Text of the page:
How uncertainty over Trump is fueling Ukraine's latest deadly violence
How others see it
Though their explanations differ, Kiev, Moscow, and the rebels in the restive Donbass region all point to the new US administration's ambivalence about Ukraine as cause for the spate of fighting.
Moscow—Violence is spiking in Ukraine's disputed Donbass region, as heavy fighting between separatist rebels and Kiev forces threatens to ignite all-out war. And as is usual when violence spikes in the disputed Donbass, each side blames the other for breaking the two-year-old cease-fire.
But this time, experts in Moscow, Kiev, and the de facto rebel capital of Donetsk all agree where the underlying cause of the renewed fighting lies: in Washington.
As Donald Trump takes the reins in the US, his administration and some European governments appear to be reconsidering the economic sanctions imposed on Russia over the almost three-year-old conflict. And that threatens to create Mr. Trump's first urgent foreign policy crisis, as each side argues the other is exploiting this uncertain moment to return to the battlefield hoping to grab quick advantages.
Reaction to Trump
In Kiev, the culprit is seen as Moscow, and maybe Trump, too. Analysts there point to a weekend telephone conversation between Trump and Russian President Vladimir Putin, which was followed by the upsurge in fighting. The battles, continuing Thursday, have since killed dozens of soldiers and civilians on both sides. Some suggest that Trump may have given the Russians some sort of go-ahead signal for aggression, while others argue that Mr. Putin is simply testing the limits of what he can get away with under a Trump-led US.
"There is a fear [in Kiev] that Russia and the US might come to some sort of agreement behind Ukraine's back," says Vadim Karasyov, director of the independent Institute for Global Strategies in Kiev. "There is still hope that we can fulfill the Minsk II accord, but much will depend on the position the US is going to take."
Ukrainian experts allege the Kremlin is engineering the situation to press for sped-up US-Russia negotiations, which they fear would be conducted largely on Moscow's terms.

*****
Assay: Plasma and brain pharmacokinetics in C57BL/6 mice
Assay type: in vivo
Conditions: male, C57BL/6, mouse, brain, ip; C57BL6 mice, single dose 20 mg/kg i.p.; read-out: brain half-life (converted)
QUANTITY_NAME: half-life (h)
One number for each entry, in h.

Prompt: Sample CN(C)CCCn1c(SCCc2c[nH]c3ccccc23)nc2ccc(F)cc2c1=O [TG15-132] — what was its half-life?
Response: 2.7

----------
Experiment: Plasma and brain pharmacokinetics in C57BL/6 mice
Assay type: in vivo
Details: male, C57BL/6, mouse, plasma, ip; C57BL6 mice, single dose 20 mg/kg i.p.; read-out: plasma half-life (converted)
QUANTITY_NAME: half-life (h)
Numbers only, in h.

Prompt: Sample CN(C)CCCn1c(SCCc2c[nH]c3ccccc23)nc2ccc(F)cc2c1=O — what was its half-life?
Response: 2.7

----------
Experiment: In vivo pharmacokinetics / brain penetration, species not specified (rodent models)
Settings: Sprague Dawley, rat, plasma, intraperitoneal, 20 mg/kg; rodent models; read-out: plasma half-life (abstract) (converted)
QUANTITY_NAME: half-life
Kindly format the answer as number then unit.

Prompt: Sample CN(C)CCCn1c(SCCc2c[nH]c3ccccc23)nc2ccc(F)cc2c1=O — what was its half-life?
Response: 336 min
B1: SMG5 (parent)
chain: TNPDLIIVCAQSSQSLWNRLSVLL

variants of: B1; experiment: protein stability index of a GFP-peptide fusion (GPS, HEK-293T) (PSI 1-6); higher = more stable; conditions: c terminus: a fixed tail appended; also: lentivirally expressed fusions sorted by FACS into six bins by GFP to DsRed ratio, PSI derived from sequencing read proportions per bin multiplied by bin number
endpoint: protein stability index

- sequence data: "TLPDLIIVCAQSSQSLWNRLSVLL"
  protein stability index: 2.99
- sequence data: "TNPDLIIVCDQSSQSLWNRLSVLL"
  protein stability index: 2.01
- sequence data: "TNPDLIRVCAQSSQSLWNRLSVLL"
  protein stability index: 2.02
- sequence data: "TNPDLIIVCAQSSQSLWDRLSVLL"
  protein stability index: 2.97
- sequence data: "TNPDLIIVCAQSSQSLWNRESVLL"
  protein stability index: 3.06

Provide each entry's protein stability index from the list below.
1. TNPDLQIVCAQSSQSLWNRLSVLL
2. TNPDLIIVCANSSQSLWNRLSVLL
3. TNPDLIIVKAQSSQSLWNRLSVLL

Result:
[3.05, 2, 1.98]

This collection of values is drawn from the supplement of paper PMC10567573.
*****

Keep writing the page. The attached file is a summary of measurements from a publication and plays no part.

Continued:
Putin's spokesman, Dmitry Peskov, suggested as much on Wednesday. "As for the current aggravation at the engagement line, then, this is, perhaps, another reason for the quickest resumption of a dialogue and cooperation between Russia and America, including in the interests of solving and disentangling the Ukrainian knot," Mr. Peskov said.
Analysts in Moscow argue that Kiev is deliberately escalating the war to mobilize political supporters in the US and force Trump to reiterate the former Obama administration's unqualified support for Ukraine. So far, that does not seem to be happening. A State Department statement issued Tuesday expressed concern about the rising violence and reaffirmed support for the Minsk peace process, but conspicuously refrained from placing the onus of responsibility on Russia, as previous statements almost ritually did.
"The name of the problem is Donald Trump," says Sergei Strokan, foreign affairs columnist for the Moscow daily Kommersant. "He appears to be keeping his options open on Ukraine, and this worries people in Kiev very much. It looks like this new upsurge in fighting is designed to force the issue. After all, when there's bloodshed happening, an answer has to be given. The Ukrainians are very afraid that the US will stop blaming Russia for the situation in Donbass. And while Europe is in disarray, this lack of solid support for Kiev could become the new normal."
In an interview with a pro-rebel publication, the commander of the rebel Vostok Battalion, Alexander Khodakovsky, similarly complained that Ukrainian forces had launched an unexpected offensive due to "hidden" political reasons.
Impasse over Donbass
Whatever position Trump comes to, there seems little doubt that the Minsk II accord is failing, largely due to the longstanding unwillingness in both Kiev and the two Russia-backed rebel republics to implement its terms.
The Russian hope – and Kiev's deepest fear – is that Trump might do a deal with Putin, effectively consigning Ukraine to a Russian "sphere of influence," which would put an end to Ukrainian dreams of aligning with the European Union and NATO.
In what is certainly another sign of mounting worries in Kiev, Ukrainian President Petro Poroshenko announced Thursday that he will call for a referendum in Ukraine on NATO membership, even though NATO has made clear it will not consider the issue anytime soon.
Over the past three years Ukraine has built up its military forces, and now claims an overall strength of 250,000 men, with about 100,000 of them stationed in the eastern war zone. Ukrainian military budgets have almost doubled in the past five years. On a visit to Donbass in December, Mr. Poroshenko boasted that Ukraine now has "the strongest army in Europe." Although anti-war sentiment appears strong among Ukrainians, some in Kiev have begun to talk about liberating the rebel-held territories by military means.
"Our Army is looking for ways and approaches," says Sergey Gaiday, head of the Gaiday Agency, an independent Kiev political think tank. "When the conflict began three years ago, our Army was in a critical state and had no experience. Now Putin's action have led to the creation of a new type of Ukrainian Army, professional and well-equipped, with battle experience."
Whoever is to blame for triggering the current violence, some analysts say, this dangerous moment illustrates that without concerted international focus on Ukraine's conflict, the default position of both Kiev and the rebel republics is war.
"Ukraine is not going to implement the Minsk agreements unless there is substantial outside pressure," says Mikhail Pogrebinsky, director of the independent Kiev Center for Political Studies.